Background: Black Americans have higher mortality from breast cancer than white Americans. This study explores the influence of socioeconomic factors and black race on treatment and mortality for early-stage breast cancer.
Methods: A cohort of 21,848 female black and white, non-Hispanic subjects from the Massachusetts Cancer Registry diagnosed with stage I or II breast cancer between 1999–2004 was studied. Subjects with tumors larger than 5 cm were excluded. We used mixed modeling methods to assess the impact of race on guideline concordant care (GCC), defined as receipt of mastectomy or breast conserving surgery plus radiation. Cox proportional hazard regression was used to assess disease-specific mortality.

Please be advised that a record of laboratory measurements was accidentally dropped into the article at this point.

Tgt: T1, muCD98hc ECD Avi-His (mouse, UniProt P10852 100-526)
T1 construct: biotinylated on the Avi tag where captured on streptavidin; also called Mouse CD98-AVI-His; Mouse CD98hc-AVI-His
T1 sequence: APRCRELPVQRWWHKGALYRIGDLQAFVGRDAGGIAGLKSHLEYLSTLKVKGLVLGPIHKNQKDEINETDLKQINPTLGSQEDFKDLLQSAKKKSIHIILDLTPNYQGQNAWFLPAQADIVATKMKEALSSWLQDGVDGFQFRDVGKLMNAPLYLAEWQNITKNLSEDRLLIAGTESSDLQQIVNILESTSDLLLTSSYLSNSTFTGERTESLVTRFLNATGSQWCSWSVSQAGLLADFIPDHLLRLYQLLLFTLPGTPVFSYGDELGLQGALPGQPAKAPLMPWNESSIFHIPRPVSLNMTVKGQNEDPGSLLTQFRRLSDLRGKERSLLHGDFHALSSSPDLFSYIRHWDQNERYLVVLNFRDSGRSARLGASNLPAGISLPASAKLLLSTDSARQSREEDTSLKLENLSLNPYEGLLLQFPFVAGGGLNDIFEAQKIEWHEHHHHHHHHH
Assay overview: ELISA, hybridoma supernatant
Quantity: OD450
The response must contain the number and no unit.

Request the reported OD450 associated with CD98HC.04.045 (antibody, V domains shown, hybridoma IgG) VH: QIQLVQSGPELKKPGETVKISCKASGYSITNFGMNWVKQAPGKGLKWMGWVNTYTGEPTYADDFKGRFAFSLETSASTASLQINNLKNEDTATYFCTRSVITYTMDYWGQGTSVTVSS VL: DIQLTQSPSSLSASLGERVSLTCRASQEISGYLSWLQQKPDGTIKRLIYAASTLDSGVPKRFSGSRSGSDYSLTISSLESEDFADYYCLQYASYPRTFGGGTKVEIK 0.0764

Results: Blacks were less likely to receive GCC after adjusting for age and clinical variables (OR: 0.75; 95% CI: 0.61, 0.92). Marital status and insurance were predictors of receipt of GCC. After adjustment for all covariates, there were no longer significant differences between black and white women regarding the receipt of GCC. Nevertheless, black women were more likely to die of early-stage breast cancer than white women after adjusting for clinical, treatment, socioeconomic variables, and reporting hospital (HR: 1.6; 95% CI: 1.1–2.1).
Conclusions: Socioeconomic factors are mediators of racial differences in treatment outcomes. Significant racial differences exist in disease-specific mortality for women with early-stage breast cancer. Attention to reducing socioeconomic barriers to care may influence racial differences in breast cancer treatment and mortality.